Starring: Lupita Nyong’o, Winston Duke, Madison Curry, Evan Alex, Shahadi Wright Joseph, Tim Heidecker, Elisabeth Moss
Writer-Director: Jordan Peele
Running Time: 1 hour, 56 minutes
That’s the sound of this movie going right over my head. If Jordan Peele is sending out a message in his new movie Us, I whiffed on it worse than Michael Jordan missing the curveball when he tried to switch sports. And I’m a fairly intelligent guy who generally figures stuff out.
Judging by the reactions of my fellow movie-goers and the silence in the theater at movie’s end, I think we were all a bit puzzled about the “meaning” of what we just saw.
Us is the highly anticipated new Jordan Peele flick, following the monumental success of his debut movie Get Out two years ago, which won him an Oscar for Best Original Screenplay.
Get Out was a near masterpiece of horror-social commentary about being Black in America. With the announcement of his new project, Us, another horror film, expectations naturally have been that Peele would have something biting to say to go along with the scares.
He does, it seems; the message just doesn’t register with enough clarity. There are mentions of thousands of miles of tunnels beneath the United States and lots of white rabbits visuals and Hands Across America references. Since trailers of the movie began to be released a few months ago, social media has been ablaze with theories about “what does it all mean?”
You can sit there and chew on that throughout the whole movie, but it’s not a bad thing to just stick with the plot, which is about duality and doppelganger horror – the notion that we all have a twin or another side of us lurking somewhere. That makes for a spooky good premise in Us!
The story centers around Adelaide Wilson, who as a young child had a traumatic experience along a beach boardwalk carnival in her family’s hometown of Santa Cruz, California.
As a grownup (Lupita Nyong’o), she returns to the family home with her husband (Winston Duke) and two children (Evan Alex and Shahadi Wright Joseph). Reluctantly and at her husband’s request, she and the family visit the boardwalk where strange things begin to happen, seemingly linked to that traumatic experience from her youth.
In short order, Adelaide and her family, and the rest of the community, find themselves fighting for their lives against a horrific enemy they never expected – real, live and very menacing variations of themselves.
Messages aside, the kick of the movie becomes the thrill of seeing who survives and how. For a guy originally known for being primarily a comedian, as a director, Peele is surprisingly good at suspense, pacing, and producing goosebumps. And in Us, he gives you your money’s worth if you’re coming to see an effective little scary mystery/thriller.
Peele deserves strong acknowledgement and credit for his boldness in casting – every Black person in this movie is darker-complected.
That’s something rarely seen in mainstream American movies, where there seems to be an unofficial, unspoken color barrier for actors of a darker hue, and where brown or lighter tones seem to be the preferred hires. Black Panther is an exception, but that movie was set in Africa.
Not knowing his mind or having read any comment from him about it, I believe that Peele intentionally cast darker-skin actors in the film’s lead roles. If that was a deliberate choice, bravo to him for that. Given the opportunity in Us, these artists get to display – at length – some pretty terrific acting chops.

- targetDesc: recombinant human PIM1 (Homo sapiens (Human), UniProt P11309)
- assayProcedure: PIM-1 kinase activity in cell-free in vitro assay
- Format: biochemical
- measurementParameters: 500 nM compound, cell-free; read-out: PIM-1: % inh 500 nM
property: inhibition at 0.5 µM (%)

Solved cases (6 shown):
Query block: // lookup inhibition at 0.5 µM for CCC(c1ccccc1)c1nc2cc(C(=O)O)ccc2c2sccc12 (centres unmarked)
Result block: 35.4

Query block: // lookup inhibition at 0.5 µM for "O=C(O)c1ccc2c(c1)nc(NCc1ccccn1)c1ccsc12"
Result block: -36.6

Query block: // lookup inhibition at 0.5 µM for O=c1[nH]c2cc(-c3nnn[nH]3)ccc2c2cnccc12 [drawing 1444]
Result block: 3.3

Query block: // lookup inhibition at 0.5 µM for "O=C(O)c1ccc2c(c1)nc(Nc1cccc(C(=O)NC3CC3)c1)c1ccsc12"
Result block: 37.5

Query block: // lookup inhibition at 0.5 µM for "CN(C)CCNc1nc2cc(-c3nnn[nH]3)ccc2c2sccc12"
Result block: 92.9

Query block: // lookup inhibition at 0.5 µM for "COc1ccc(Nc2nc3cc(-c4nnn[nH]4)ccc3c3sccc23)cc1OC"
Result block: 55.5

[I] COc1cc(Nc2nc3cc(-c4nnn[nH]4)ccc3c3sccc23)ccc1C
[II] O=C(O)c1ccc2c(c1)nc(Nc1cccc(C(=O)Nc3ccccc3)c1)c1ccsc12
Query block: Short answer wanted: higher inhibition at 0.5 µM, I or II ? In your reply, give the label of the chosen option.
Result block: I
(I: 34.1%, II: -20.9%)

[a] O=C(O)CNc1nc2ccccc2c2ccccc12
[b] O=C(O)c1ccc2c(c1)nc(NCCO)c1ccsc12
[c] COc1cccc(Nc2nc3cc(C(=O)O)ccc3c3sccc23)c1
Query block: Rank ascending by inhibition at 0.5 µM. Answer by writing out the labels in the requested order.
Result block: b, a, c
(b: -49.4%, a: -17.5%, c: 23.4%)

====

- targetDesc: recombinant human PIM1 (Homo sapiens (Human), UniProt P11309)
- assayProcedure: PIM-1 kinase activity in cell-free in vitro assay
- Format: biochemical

Until watching her as the lead character here, for instance, I had no idea that Lupita Nyong’o could act. I mean act-act. I’ve seen her in 12 Years A Slave (for which she won a Best Supporting Actress Oscar) playing a horribly abused slave, and as a heroine in Black Panther, which is a great movie, but is still basically just a comic book. Neither role allowed Lupita to show much range.
In Us, however, playing the role of a real, ordinary person, Nyong’o acts her you-know-what off; in a mesmerizing performance, she carries the weight of the movie. Winston Duke does nice subtle work as the affable husband with the dad jokes and the kids Shahadi and Evan as well – they’re all great, especially as they all play dual roles of two sides of the same person.
Also interestingly cast are Tim Heidecker from Adult Swim’s Tim and Eric Show and Elisabeth Moss from Mad Men and The Handmaid’s Tale. They play the parents in a family that is close friends of the Wilsons and truly provide chills portraying their own murderous evil twins.
There are plenty of good reasons to see Us, though it doesn’t reach Get Out’s level of genius. It’s different. Peele is a very imaginative writer adept at presenting Twilight Zone-ish social statement-horror. Coincidentally, he’s the executive producer and host of a new reboot of Twilight Zone that begins streaming April 1 on the CBS All Access Channel.
Twilight Zone’s creator Rod Serling probably would have been happy to select Peele’s allegorical (if it is?) tale of Us as one of the episodes for his iconic sci-fi/fantasy series. In fact, Peele acknowledges that it was an episode from the first season of Twilight Zone in 1960 called “Mirror Image” that partly inspired his vision for Us in the first place. I remember that episode; it was pretty damn unnerving. Check it out here.
The scares in Us I enjoyed; the social statement I mostly didn’t get. For my density, I’ll take part of the blame, but some of it I’m putting on Peele for maybe kind of missing the mark a bit. Love Jordan Peele; huge fan of his work, especially as part of the comedy team of Key & Peele. But this time, Bodie didn’t quite put it on the chainwax, and if you need to know what that reference means, please click here!